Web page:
Sacred Heart Parish in Oxford just closed out its 100th anniversary with a Mass celebrated by Archbishop Charles Chaput on June 5. In so doing, he was visiting the Philadelphia Archdiocese’s most outlying parish — just about 54 miles from the Cathedral Basilica of SS. Peter and Paul.

“We are on the edge of the diocese and also the gateway to the diocese coming up the old Baltimore Pike from Baltimore and Washington, D.C.,” said Father William Lange, Sacred Heart’s pastor.

Technically, Sacred Heart was founded in 1915 but Catholic roots are much deeper than that. According to a parish history researched by parishioner Dick Daley, an 1852 local newspaper article spoke of Catholic worship services celebrated in an upstairs apartment owned by the Murphy family and similar services at various locations tracing back to 1840.


Circuit priests would bring the Eucharist and celebrate Mass for the faithful, according to the article. “The priest would then leave the Body and Blood for weekly distribution until he came again. It was a great honor for a layman to protect the stored Eucharist.”

This early example of pre-Vatican II usage of eucharistic ministers by necessity is striking, although one might suspect the “body and blood” would consist only of the consecrated hosts.

Local Catholics might also on occasion attend Mass at either St. Malachy in Doe Run or Assumption B.V.M. in West Grove.

In 1877, through a gift of land from the Timoney family and with the encouragement of Father James Kelly, pastor at Assumption, a chapel was built. It was mostly with an eye to the future because the congregation totaled only 32 families. Back then Catholics were a bit of a rarity in rural Chester County and looked upon with suspicion by their neighbors.

In October 1915, Sacred Heart had grown sufficiently to be raised to the status of a parish, with Father John McCarthy as the founding pastor. The first baptism was of Beatrice Miriam Devon; the first marriage was of Albert Magee and Lillian McIntire.

More time passed — World War I, the Great Depression, World War II.

A singular event was in 1956 when a neighborhood child of about 10, Herbert Bevard, came to the rectory and asked Father Patrick Dougherty what he should do to became a Catholic. With the permission of Herbert’s parents Father Dougherty gave him instructions and he was received into the Catholic Church.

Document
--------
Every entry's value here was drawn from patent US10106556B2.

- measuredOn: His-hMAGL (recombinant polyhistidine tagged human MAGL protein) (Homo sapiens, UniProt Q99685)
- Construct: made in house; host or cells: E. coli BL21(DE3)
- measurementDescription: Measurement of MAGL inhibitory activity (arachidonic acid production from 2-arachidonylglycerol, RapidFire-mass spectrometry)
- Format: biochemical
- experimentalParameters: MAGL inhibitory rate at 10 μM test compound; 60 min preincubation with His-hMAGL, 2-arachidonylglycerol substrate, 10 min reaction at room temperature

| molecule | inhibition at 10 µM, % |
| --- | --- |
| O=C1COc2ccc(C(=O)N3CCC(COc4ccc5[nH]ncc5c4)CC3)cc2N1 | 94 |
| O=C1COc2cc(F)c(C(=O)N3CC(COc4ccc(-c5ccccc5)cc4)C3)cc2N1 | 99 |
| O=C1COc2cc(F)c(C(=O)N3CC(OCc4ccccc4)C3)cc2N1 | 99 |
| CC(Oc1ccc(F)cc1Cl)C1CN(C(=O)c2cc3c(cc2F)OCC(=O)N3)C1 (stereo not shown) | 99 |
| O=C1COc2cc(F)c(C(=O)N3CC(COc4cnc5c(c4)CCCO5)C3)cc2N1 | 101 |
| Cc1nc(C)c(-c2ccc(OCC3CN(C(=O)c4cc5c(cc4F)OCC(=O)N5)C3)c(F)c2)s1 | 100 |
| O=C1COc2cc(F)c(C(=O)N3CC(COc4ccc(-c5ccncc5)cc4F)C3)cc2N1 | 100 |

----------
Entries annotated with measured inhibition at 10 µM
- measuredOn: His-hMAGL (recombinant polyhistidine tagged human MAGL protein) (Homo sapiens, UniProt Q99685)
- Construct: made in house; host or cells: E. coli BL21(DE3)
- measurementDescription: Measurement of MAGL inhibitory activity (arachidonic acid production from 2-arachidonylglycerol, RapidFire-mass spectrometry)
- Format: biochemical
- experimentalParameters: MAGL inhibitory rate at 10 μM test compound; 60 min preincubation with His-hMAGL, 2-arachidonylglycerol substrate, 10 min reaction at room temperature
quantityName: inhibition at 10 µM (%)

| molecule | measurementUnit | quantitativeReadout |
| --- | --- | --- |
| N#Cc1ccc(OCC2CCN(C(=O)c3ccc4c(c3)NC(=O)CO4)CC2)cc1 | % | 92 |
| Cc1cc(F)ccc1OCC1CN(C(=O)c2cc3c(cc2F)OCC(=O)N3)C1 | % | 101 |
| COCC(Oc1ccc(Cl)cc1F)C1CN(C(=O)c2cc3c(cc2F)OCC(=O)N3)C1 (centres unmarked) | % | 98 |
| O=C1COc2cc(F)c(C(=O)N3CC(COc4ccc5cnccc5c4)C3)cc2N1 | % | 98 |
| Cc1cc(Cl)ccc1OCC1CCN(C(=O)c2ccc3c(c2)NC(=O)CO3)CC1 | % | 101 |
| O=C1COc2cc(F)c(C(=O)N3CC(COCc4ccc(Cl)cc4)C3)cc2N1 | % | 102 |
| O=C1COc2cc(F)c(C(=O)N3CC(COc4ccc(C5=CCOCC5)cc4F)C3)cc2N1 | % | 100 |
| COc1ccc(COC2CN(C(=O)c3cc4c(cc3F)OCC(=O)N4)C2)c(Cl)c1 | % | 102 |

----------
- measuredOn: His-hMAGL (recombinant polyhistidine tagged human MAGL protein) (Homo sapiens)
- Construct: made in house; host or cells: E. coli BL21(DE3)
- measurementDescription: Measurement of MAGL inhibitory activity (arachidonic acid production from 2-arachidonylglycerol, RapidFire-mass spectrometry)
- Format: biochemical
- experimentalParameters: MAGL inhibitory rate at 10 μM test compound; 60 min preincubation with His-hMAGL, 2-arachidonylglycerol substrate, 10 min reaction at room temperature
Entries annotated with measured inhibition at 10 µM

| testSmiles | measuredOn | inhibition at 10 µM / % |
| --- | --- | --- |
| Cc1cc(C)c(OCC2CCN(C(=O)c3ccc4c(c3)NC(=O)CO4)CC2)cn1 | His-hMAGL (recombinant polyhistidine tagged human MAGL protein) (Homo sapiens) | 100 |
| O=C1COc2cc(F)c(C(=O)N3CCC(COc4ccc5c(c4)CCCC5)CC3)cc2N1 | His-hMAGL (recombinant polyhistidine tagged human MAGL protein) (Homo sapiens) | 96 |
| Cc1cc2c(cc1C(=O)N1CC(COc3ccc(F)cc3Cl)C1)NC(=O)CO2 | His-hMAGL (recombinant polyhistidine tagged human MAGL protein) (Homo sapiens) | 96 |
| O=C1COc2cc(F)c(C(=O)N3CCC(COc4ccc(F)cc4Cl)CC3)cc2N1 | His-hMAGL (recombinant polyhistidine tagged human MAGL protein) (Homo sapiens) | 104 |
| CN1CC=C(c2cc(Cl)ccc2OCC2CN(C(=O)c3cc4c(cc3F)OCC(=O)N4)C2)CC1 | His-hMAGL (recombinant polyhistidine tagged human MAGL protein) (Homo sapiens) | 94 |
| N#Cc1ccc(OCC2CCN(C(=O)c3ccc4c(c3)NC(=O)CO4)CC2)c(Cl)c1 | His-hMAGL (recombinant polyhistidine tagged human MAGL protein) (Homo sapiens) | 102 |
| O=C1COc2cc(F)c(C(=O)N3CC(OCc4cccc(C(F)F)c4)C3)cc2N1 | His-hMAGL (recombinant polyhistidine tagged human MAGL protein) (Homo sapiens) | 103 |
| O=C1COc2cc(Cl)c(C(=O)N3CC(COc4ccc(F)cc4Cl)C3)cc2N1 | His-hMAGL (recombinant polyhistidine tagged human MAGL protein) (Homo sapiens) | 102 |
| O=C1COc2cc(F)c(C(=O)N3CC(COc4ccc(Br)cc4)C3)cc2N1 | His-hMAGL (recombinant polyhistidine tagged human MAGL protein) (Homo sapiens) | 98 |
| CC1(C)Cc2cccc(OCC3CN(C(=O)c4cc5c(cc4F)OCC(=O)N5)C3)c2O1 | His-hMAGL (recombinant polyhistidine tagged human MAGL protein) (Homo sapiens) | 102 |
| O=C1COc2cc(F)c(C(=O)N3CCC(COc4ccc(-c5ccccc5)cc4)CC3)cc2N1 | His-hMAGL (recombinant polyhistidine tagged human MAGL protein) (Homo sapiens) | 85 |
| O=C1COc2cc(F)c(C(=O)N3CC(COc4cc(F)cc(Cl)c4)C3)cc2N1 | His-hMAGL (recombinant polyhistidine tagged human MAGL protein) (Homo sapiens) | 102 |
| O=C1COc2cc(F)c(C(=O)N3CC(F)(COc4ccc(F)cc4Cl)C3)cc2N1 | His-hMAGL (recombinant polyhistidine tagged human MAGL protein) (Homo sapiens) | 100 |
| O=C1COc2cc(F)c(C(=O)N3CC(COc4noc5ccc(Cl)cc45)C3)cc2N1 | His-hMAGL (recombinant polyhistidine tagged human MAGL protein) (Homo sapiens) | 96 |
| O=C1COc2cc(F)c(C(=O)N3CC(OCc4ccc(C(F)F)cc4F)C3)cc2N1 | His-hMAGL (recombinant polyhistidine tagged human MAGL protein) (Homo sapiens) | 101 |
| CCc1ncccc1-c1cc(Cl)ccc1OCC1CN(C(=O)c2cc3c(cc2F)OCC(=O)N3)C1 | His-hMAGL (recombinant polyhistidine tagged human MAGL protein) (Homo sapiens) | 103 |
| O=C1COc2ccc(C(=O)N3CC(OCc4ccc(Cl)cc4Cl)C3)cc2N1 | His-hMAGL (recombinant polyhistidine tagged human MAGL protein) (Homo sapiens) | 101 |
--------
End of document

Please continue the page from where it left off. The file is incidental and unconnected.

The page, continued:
In time as a young man he had another question. How could be become a priest?

Herbert Bevard was ordained priest in 1972 and bishop in 2008 as Bishop of St. Thomas in the U.S. Virgin Islands, the diocese he still shepherds. As a sequel, his parents eventually became Catholic and are buried in the graveyard by Sacred Heart.

The parish continued slow growth over the years through good times and ill. It ultimately outgrew its first little church and now worships at a much larger church on Route 10, which was dedicated by Cardinal John Krol in 1982.

Chester County was booming in 2002 and at a time when many parish schools were closing, Sacred Heart opened a 16-classroom school. While the numbers are clearly down in most recent years, “It’s a happy school,” said Father Lange.

The parish itself has grown from those 32 pioneer families to approximately 1,500 families and about 1,100 attending Mass on a given Sunday.

“They are good, faithful people,” said Father Lange, who points to a vibrant and family-oriented PREP program and a host of activities, both spiritual and social.

The latter is going a long way toward integrating the parish into the larger community. “We are having a carnival in two weeks, and that definitely attracts others, letting them know that we are here with them and for them,” he said.

Looking at the pioneer years, the tiny congregation was virtually entirely Irish. Today a glance at the parish bulletin shows people with many different national origins leading or participating in the various ministries.

For well over a decade, Sacred Heart has offered a weekly Spanish language Mass, a boon to Latino Catholics, who represent the fastest growing segment of Oxford’s population at this time. Father Lange points to Msgr. Francis Depman, pastor of St. Rocco, the Hispanic parish in nearby Avondale, for assistance in making it a success.

Dos Leach, a parishioner for 16 years who headed Sacred Heart’s Centennial Committee, agrees.

“Hispanics started coming when St. Rocco was being built and they are still coming,” she said. “We have a vibrant parish that counts young and old. We have members from our old church and new younger members.”

Parish societies are well attended, especially an active Ladies Auxiliary and the Knights of Columbus (Council 13241) located in the parish.

“I think Sacred Heart is a great place to be,” Leach said.